Friday, April 23, 2010

Utilizing Transactions in SSIS to Rollback After a Failed Import

SSIS is used primarily to import data into a database, particularly from flat files, but also from other databases. The typical SSIS imagepackage for doing this task looks something like the picture at the left: backup the current data, delete the current data from the destination table, and then import the data from the source.
This is all good, and it works well. When it works. The problem is that if there’s a problem with reading the data from the source (say, the credentials for the source database changed), you’ve already blown away the current (production) data. The job fails, and the data remains missing.

Configure MSDTC

If you’re running the SSIS package on the destination database server, you can skip this step. We’ve chosen to have SSIS on a dedicated instance, which has made keeping track of packages and scheduled jobs much easier. But it also means we’ve got to do a little work on the back-end before we can make our packages use a single transaction
The MSDTC service (Distributed Transaction Coordinator) facilitates this process, and by default, it doesn’t allow remote communication. So we’ve got to change the settings on two systems: the database server and the server on which the job is executed. In our example, we’ll say that the db server runs Windows Server 2003 and the Server 2008; setting up the MSDTC service under each OS is just a tiny bit different.

Configure MSDTC in Windows Server 2003

Run the component service control panel: Start -> Administrative Tools -> Component services (or Start -> run -> dcomcnfg)
Go to Component Services -> Computers and right click on My Computer. Select Properties.
The properties window has a MSDTC tab. Click on the Security Configuration button in the MSDTC tab.
In the security configuration window (below), you'll need to grant Network DTC Access, allowing remote clients, both inbound and outbound. You do not need to allow remote administration, though doing so would allow these settings to be (re)configured remotely.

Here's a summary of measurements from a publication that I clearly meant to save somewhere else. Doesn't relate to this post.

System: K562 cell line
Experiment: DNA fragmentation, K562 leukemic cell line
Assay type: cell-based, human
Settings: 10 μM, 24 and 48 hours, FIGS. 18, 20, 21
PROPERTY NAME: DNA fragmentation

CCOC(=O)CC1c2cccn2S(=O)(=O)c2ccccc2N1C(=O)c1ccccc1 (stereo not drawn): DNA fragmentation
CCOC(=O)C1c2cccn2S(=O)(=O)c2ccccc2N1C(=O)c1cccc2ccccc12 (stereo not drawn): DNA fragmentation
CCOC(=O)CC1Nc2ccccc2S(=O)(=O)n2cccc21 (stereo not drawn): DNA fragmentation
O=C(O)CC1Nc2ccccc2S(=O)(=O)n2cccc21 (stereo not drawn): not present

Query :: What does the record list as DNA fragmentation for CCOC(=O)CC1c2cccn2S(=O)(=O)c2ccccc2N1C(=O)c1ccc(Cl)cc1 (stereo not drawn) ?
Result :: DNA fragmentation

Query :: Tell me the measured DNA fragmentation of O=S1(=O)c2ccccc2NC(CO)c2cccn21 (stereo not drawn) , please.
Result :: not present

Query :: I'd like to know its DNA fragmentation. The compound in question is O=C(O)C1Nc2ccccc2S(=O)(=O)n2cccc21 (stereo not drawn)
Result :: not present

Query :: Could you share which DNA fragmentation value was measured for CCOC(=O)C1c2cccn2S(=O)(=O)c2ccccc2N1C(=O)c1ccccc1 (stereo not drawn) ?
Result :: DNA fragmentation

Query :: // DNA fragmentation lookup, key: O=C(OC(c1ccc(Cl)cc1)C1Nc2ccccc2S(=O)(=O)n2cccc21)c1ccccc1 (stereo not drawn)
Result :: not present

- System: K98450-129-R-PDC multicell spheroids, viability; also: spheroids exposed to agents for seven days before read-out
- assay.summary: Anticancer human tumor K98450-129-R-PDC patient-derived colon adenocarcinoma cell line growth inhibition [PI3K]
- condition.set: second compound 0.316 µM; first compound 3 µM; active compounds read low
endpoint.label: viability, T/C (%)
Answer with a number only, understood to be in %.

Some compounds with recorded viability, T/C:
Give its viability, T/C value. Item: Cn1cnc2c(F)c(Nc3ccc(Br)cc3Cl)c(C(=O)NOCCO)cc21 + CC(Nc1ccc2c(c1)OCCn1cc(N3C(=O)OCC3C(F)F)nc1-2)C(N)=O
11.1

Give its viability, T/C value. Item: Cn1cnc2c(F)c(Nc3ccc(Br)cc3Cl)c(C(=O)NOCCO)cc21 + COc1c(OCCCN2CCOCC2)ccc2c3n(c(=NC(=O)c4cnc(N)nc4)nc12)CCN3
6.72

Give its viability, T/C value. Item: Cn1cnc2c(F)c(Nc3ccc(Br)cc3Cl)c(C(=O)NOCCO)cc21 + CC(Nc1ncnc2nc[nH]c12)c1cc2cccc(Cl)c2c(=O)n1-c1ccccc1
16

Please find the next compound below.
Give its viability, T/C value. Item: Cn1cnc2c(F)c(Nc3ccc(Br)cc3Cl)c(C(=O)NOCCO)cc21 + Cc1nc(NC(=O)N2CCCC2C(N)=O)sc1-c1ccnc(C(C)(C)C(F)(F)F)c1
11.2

The settings below are what are required for a database server. image
Basically, we want our SSIS server to be able to communicate to the MSDTC service on our database server, and we want our service to be able to talk back to the SSIS box.
When you click on <OK>, the system will restart the Distributed Transaction Coordinator service.

Configure MSDTC in Windows Server 2008

The actual configuration settings and windows are identical in Windows Server 2008 to those in Windows Server 2003. There is a difference, though, in how you get to those settings:
Run the component service control panel: Start -> Administrative Tools -> Component services (or Start -> run -> dcomcnfg)
Go to Component Services -> Computers -> My Computer -> Distributed Transaction Coordinator
Right-click on on "Local DTC" and select properties. There is a Security tab on that window. The settings below are required on the server that is executing the SSIS job:
Here we don’t need remotely-initiated connections to the MSDTC service, so we’re not allowing remote clients or inbound communications; outbound is all we need.